Samish Bay in northern Puget Sound has been closed to shellfish harvesting more than 20 times in the past three years.
The bay and parts of the Samish River don’t meet state water quality standards. That’s because they contain high levels of fecal coliform bacteria.
Two new studies detail where it’s coming from.
Think CSI: Samish Bay. The culprit – fecal coliform bacteria, which comes mainly from livestock, birds and humans.
The challenge: figuring out who are the big contributors to this poop problem.
Researchers analyzed contaminated water samples from Samish Bay and traced the bacteria back to its sources.
“It’s like DNA testing, a lot of people call it,” according to Rick Haley a water quality analyst with Skagit County Public Works.
“What we found is that we have widespread sources including human, ruminant and avian sources all over the watershed.”
One of the studies was conducted by Oregon State University. It showed that 58% of the samples could be traced to livestock, 54% to birds and 17% to humans.
Many of the samples had both livestock and bird markers, and some could be traced to all three sources. Haley says the findings weren’t really surprising.
Rick Haley: “The results of the microbial study are going to help us zone in on a few sources but everyone in the basin understands that they could be part of the problem.”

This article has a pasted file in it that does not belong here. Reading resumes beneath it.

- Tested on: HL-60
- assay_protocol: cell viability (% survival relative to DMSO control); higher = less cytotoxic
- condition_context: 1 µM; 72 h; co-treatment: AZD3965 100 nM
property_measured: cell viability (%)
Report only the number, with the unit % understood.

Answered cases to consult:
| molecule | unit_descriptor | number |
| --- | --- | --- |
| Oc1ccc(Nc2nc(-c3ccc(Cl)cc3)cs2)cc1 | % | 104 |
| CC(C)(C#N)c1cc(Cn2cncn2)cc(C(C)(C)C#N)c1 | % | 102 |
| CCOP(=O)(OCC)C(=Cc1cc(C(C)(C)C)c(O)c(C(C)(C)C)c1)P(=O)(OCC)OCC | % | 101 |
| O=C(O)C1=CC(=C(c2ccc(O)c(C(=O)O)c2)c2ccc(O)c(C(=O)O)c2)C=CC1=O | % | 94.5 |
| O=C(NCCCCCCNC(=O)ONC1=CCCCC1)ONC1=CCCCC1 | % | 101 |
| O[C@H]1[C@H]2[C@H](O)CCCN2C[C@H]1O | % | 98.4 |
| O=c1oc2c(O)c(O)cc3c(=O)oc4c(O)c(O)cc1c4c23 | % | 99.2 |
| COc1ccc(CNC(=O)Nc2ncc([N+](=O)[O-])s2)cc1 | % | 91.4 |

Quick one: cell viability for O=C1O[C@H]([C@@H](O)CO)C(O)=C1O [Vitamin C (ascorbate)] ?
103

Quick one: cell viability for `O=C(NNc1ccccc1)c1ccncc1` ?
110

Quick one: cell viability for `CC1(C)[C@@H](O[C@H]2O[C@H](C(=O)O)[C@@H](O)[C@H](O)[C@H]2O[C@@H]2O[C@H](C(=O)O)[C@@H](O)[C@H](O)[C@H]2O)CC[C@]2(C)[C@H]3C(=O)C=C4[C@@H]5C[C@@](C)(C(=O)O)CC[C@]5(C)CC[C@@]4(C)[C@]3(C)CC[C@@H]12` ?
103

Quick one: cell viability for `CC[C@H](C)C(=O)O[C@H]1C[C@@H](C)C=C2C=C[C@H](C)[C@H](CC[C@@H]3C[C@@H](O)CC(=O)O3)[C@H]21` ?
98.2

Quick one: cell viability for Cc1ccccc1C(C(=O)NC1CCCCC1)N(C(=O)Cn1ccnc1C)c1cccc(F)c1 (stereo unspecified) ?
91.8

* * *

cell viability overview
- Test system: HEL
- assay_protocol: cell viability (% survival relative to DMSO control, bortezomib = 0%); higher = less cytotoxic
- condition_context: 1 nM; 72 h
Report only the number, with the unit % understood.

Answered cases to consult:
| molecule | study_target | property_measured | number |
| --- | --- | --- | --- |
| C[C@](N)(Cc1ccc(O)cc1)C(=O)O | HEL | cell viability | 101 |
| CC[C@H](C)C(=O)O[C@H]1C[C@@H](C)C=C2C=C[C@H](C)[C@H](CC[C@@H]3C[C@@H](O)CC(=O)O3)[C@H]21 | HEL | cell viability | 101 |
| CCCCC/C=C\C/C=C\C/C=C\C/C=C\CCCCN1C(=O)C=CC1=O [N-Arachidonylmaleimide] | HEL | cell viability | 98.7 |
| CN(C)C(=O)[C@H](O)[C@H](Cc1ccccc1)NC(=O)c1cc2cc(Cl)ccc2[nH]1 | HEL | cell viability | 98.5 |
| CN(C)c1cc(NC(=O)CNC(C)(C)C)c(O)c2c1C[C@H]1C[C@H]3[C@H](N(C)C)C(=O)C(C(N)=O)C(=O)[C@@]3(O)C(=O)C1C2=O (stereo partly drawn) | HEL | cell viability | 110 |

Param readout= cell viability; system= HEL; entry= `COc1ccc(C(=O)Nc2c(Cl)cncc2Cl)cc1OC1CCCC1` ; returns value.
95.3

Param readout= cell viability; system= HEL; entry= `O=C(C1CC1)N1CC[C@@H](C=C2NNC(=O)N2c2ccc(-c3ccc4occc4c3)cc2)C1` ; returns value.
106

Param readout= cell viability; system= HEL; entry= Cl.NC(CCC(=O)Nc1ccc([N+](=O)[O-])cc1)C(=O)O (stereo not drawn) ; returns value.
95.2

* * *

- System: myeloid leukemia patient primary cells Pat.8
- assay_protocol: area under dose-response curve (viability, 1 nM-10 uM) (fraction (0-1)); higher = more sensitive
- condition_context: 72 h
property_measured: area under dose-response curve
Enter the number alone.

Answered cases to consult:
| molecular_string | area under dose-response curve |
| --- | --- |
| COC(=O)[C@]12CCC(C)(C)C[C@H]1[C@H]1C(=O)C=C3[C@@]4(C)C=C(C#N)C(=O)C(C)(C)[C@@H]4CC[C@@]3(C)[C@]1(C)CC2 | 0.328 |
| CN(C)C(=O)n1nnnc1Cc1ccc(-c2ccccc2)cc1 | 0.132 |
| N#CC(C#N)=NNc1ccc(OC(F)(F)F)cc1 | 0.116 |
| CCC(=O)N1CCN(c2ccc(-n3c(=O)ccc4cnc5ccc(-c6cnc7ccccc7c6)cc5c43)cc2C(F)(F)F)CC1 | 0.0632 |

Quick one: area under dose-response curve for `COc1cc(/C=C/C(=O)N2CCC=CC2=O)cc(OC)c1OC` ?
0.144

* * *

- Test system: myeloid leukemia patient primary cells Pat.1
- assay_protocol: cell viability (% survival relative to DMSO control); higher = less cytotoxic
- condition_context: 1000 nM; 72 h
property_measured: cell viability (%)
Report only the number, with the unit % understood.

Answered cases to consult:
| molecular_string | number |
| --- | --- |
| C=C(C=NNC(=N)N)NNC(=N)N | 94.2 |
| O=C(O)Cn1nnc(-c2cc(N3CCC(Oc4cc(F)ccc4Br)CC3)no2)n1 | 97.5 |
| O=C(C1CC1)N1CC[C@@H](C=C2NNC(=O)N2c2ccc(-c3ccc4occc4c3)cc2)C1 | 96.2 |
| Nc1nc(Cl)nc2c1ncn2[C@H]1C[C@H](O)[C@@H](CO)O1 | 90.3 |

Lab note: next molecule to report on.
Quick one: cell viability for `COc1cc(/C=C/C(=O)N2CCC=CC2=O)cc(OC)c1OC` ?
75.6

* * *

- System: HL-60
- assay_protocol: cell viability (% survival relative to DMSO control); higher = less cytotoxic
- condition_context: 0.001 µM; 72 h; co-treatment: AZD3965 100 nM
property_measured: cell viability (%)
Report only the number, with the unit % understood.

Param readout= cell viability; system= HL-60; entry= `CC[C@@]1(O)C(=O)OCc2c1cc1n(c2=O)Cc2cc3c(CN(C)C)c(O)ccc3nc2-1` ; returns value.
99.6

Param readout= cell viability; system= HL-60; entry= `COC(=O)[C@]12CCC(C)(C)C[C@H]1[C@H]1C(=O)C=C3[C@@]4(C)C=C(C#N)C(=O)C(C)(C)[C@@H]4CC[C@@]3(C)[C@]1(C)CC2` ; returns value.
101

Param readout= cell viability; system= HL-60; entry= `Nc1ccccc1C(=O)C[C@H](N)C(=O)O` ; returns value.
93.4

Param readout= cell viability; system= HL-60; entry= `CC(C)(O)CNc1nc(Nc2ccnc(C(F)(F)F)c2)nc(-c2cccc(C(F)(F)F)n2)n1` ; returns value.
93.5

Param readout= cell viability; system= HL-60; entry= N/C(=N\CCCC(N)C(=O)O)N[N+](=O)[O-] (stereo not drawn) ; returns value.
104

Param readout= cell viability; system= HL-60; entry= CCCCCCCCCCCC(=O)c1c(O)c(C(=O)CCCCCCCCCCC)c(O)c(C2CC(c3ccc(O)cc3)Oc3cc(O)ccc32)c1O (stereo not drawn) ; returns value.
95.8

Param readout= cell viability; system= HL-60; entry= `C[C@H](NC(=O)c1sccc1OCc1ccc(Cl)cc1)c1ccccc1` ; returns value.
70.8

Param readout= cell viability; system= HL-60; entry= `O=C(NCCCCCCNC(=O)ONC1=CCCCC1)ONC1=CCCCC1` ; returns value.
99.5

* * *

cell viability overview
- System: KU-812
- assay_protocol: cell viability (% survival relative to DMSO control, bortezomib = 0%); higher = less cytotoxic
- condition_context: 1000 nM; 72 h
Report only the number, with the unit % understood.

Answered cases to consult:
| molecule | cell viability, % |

Bill Dewey is a spokesman for Taylor Shellfish Farms. They’re the biggest shellfish grower in the country, with some of their beds in Samish Bay.
He says this research could help end some of the finger pointing between livestock owners and homeowners about who’s responsible for the water pollution.
“Being able to refine our knowledge about where the sources are so we really focus those resources appropriately is important and any final naysayers, we’ll bring them into the fold and we can get the whole community working towards a solution is what I’m hopeful for.”
Skagit County will use the information to better identify sources of contaminants like fecal coliform and take steps to manage them.
Governor Chris Gregoire has directed the Puget Sound Partnership to develop an action plan to clean up Samish Bay by September 2012.